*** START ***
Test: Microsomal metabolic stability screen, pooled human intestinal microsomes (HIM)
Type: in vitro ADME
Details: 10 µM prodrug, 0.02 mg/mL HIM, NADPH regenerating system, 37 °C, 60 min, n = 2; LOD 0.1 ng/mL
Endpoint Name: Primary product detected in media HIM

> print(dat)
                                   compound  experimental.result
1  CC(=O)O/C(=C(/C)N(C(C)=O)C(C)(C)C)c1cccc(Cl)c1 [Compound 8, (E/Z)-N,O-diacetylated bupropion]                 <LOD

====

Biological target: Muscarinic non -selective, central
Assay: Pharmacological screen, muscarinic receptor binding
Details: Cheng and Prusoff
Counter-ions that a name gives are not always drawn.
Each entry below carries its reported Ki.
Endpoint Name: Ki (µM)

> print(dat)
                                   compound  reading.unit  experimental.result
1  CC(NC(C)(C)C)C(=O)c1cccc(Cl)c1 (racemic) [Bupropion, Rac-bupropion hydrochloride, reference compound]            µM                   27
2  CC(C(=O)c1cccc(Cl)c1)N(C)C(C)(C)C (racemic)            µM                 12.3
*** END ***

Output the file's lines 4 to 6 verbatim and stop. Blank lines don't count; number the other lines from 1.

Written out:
Endpoint Name: Primary product detected in media HIM

> print(dat)
                                   compound  experimental.result